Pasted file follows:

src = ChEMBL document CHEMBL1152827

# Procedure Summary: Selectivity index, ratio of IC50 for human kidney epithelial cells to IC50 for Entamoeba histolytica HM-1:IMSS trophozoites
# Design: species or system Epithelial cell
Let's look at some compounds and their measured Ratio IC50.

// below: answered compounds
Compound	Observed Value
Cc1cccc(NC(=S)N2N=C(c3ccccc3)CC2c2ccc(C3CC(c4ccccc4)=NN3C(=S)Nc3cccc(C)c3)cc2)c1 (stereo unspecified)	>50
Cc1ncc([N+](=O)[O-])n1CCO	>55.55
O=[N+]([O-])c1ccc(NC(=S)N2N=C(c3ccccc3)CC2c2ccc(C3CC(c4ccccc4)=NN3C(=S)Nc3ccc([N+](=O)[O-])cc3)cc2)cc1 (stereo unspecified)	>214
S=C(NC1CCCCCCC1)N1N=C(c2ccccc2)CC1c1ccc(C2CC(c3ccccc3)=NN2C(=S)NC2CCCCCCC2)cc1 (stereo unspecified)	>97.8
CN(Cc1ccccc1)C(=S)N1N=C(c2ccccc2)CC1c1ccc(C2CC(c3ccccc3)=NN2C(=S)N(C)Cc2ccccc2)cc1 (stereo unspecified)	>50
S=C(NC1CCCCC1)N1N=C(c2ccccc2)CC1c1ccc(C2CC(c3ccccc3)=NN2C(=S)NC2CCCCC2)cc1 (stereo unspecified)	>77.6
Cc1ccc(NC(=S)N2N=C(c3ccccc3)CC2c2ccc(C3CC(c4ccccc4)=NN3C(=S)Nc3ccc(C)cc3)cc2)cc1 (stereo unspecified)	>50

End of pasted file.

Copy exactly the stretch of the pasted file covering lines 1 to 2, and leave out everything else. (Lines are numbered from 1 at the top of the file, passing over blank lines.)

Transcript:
src = ChEMBL document CHEMBL1152827

# Procedure Summary: Selectivity index, ratio of IC50 for human kidney epithelial cells to IC50 for Entamoeba histolytica HM-1:IMSS trophozoites